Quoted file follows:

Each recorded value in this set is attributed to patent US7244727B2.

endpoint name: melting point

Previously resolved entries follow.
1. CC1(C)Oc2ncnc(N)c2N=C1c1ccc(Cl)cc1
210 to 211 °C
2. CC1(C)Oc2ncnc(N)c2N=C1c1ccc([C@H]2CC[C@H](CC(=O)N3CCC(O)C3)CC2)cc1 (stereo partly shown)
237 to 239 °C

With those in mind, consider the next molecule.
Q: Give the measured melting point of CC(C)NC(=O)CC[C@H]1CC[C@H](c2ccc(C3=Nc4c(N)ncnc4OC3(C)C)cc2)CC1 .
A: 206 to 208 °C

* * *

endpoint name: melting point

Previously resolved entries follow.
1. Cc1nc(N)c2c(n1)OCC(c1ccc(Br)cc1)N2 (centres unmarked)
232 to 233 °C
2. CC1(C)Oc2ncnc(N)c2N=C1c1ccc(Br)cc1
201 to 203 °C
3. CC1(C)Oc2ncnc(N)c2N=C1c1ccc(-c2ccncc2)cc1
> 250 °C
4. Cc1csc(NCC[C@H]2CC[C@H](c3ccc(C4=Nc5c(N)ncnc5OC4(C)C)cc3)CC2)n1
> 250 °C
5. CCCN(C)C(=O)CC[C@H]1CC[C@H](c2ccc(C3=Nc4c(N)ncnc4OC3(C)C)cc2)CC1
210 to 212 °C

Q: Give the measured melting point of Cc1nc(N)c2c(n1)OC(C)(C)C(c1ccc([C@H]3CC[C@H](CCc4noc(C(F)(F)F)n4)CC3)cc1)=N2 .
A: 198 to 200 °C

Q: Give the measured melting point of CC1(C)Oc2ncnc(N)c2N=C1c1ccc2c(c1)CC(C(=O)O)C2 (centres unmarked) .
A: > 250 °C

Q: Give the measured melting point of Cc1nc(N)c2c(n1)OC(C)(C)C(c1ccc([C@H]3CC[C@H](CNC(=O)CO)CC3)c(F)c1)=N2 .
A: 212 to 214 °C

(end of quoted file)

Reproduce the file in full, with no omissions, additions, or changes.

Each recorded value in this set is attributed to patent US7244727B2.

endpoint name: melting point

Previously resolved entries follow.
1. CC1(C)Oc2ncnc(N)c2N=C1c1ccc(Cl)cc1
210 to 211 °C
2. CC1(C)Oc2ncnc(N)c2N=C1c1ccc([C@H]2CC[C@H](CC(=O)N3CCC(O)C3)CC2)cc1 (stereo partly shown)
237 to 239 °C

With those in mind, consider the next molecule.
Q: Give the measured melting point of CC(C)NC(=O)CC[C@H]1CC[C@H](c2ccc(C3=Nc4c(N)ncnc4OC3(C)C)cc2)CC1 .
A: 206 to 208 °C

* * *

endpoint name: melting point

Previously resolved entries follow.
1. Cc1nc(N)c2c(n1)OCC(c1ccc(Br)cc1)N2 (centres unmarked)
232 to 233 °C
2. CC1(C)Oc2ncnc(N)c2N=C1c1ccc(Br)cc1
201 to 203 °C
3. CC1(C)Oc2ncnc(N)c2N=C1c1ccc(-c2ccncc2)cc1
> 250 °C
4. Cc1csc(NCC[C@H]2CC[C@H](c3ccc(C4=Nc5c(N)ncnc5OC4(C)C)cc3)CC2)n1
> 250 °C
5. CCCN(C)C(=O)CC[C@H]1CC[C@H](c2ccc(C3=Nc4c(N)ncnc4OC3(C)C)cc2)CC1
210 to 212 °C

Q: Give the measured melting point of Cc1nc(N)c2c(n1)OC(C)(C)C(c1ccc([C@H]3CC[C@H](CCc4noc(C(F)(F)F)n4)CC3)cc1)=N2 .
A: 198 to 200 °C

Q: Give the measured melting point of CC1(C)Oc2ncnc(N)c2N=C1c1ccc2c(c1)CC(C(=O)O)C2 (centres unmarked) .
A: > 250 °C

Q: Give the measured melting point of Cc1nc(N)c2c(n1)OC(C)(C)C(c1ccc([C@H]3CC[C@H](CNC(=O)CO)CC3)c(F)c1)=N2 .
A: 212 to 214 °C